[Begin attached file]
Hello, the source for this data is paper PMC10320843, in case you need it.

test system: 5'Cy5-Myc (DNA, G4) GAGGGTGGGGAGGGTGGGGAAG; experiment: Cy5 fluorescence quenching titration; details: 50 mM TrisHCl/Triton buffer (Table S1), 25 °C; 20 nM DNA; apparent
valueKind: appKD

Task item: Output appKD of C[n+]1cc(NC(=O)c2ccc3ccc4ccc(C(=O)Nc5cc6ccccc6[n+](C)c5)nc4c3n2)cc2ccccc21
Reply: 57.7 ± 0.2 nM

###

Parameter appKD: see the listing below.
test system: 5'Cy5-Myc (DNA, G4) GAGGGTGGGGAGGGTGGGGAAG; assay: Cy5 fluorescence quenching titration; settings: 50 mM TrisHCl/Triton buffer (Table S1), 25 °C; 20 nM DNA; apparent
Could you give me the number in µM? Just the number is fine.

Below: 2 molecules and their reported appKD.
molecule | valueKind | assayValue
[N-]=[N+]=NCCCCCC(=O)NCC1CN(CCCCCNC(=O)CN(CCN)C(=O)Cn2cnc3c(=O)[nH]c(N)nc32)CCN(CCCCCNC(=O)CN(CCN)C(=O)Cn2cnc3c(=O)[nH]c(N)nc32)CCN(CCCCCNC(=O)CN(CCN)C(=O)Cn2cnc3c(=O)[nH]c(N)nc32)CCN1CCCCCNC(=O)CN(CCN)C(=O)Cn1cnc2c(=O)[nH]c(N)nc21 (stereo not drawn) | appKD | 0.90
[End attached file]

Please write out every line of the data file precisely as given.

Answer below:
Hello, the source for this data is paper PMC10320843, in case you need it.

test system: 5'Cy5-Myc (DNA, G4) GAGGGTGGGGAGGGTGGGGAAG; experiment: Cy5 fluorescence quenching titration; details: 50 mM TrisHCl/Triton buffer (Table S1), 25 °C; 20 nM DNA; apparent
valueKind: appKD

Task item: Output appKD of C[n+]1cc(NC(=O)c2ccc3ccc4ccc(C(=O)Nc5cc6ccccc6[n+](C)c5)nc4c3n2)cc2ccccc21
Reply: 57.7 ± 0.2 nM

###

Parameter appKD: see the listing below.
test system: 5'Cy5-Myc (DNA, G4) GAGGGTGGGGAGGGTGGGGAAG; assay: Cy5 fluorescence quenching titration; settings: 50 mM TrisHCl/Triton buffer (Table S1), 25 °C; 20 nM DNA; apparent
Could you give me the number in µM? Just the number is fine.

Below: 2 molecules and their reported appKD.
molecule | valueKind | assayValue
[N-]=[N+]=NCCCCCC(=O)NCC1CN(CCCCCNC(=O)CN(CCN)C(=O)Cn2cnc3c(=O)[nH]c(N)nc32)CCN(CCCCCNC(=O)CN(CCN)C(=O)Cn2cnc3c(=O)[nH]c(N)nc32)CCN(CCCCCNC(=O)CN(CCN)C(=O)Cn2cnc3c(=O)[nH]c(N)nc32)CCN1CCCCCNC(=O)CN(CCN)C(=O)Cn1cnc2c(=O)[nH]c(N)nc21 (stereo not drawn) | appKD | 0.90